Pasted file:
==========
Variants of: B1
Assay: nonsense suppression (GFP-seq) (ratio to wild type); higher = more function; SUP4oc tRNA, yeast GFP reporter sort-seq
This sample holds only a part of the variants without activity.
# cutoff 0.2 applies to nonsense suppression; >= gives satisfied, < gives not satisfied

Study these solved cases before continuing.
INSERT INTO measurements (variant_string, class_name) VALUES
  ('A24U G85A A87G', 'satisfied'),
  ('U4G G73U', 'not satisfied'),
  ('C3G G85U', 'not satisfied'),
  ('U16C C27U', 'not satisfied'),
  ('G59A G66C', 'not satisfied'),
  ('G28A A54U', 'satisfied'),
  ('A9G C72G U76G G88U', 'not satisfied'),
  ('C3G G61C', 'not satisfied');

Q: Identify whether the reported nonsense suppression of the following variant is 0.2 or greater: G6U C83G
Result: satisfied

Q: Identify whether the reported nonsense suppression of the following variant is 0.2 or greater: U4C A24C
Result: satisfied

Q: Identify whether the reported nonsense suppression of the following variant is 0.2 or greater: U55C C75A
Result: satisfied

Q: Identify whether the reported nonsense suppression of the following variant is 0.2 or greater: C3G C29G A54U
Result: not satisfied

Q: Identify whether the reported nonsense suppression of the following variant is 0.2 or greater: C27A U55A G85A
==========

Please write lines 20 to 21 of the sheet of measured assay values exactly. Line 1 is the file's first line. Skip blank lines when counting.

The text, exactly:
Result: satisfied

Q: Identify whether the reported nonsense suppression of the following variant is 0.2 or greater: C3G C29G A54U